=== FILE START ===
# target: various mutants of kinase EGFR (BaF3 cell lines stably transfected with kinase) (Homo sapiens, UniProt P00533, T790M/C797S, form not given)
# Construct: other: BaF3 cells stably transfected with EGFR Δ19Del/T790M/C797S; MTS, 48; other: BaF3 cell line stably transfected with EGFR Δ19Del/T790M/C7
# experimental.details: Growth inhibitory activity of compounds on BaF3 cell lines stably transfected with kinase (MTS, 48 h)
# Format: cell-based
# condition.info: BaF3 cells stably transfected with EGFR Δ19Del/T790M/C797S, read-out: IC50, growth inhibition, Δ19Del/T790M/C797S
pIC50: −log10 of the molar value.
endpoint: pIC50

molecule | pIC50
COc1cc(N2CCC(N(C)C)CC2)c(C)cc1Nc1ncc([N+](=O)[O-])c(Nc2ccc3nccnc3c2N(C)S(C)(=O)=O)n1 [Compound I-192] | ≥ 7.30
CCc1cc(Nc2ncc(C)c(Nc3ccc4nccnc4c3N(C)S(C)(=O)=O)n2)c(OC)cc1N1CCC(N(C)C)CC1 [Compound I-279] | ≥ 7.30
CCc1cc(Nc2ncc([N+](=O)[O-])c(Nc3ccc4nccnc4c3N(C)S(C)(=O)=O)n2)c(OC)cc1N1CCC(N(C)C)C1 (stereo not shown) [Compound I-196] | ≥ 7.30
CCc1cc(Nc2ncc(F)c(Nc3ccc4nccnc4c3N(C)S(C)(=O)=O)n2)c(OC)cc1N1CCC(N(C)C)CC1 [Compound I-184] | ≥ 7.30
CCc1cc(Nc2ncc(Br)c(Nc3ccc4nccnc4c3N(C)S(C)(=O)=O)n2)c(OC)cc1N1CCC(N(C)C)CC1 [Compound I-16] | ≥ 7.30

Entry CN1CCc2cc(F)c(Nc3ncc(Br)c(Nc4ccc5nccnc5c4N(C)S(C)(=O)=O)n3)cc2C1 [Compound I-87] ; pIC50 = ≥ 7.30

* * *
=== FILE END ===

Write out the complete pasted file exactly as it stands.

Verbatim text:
# target: various mutants of kinase EGFR (BaF3 cell lines stably transfected with kinase) (Homo sapiens, UniProt P00533, T790M/C797S, form not given)
# Construct: other: BaF3 cells stably transfected with EGFR Δ19Del/T790M/C797S; MTS, 48; other: BaF3 cell line stably transfected with EGFR Δ19Del/T790M/C7
# experimental.details: Growth inhibitory activity of compounds on BaF3 cell lines stably transfected with kinase (MTS, 48 h)
# Format: cell-based
# condition.info: BaF3 cells stably transfected with EGFR Δ19Del/T790M/C797S, read-out: IC50, growth inhibition, Δ19Del/T790M/C797S
pIC50: −log10 of the molar value.
endpoint: pIC50

molecule | pIC50
COc1cc(N2CCC(N(C)C)CC2)c(C)cc1Nc1ncc([N+](=O)[O-])c(Nc2ccc3nccnc3c2N(C)S(C)(=O)=O)n1 [Compound I-192] | ≥ 7.30
CCc1cc(Nc2ncc(C)c(Nc3ccc4nccnc4c3N(C)S(C)(=O)=O)n2)c(OC)cc1N1CCC(N(C)C)CC1 [Compound I-279] | ≥ 7.30
CCc1cc(Nc2ncc([N+](=O)[O-])c(Nc3ccc4nccnc4c3N(C)S(C)(=O)=O)n2)c(OC)cc1N1CCC(N(C)C)C1 (stereo not shown) [Compound I-196] | ≥ 7.30
CCc1cc(Nc2ncc(F)c(Nc3ccc4nccnc4c3N(C)S(C)(=O)=O)n2)c(OC)cc1N1CCC(N(C)C)CC1 [Compound I-184] | ≥ 7.30
CCc1cc(Nc2ncc(Br)c(Nc3ccc4nccnc4c3N(C)S(C)(=O)=O)n2)c(OC)cc1N1CCC(N(C)C)CC1 [Compound I-16] | ≥ 7.30

Entry CN1CCc2cc(F)c(Nc3ncc(Br)c(Nc4ccc5nccnc5c4N(C)S(C)(=O)=O)n3)cc2C1 [Compound I-87] ; pIC50 = ≥ 7.30

* * *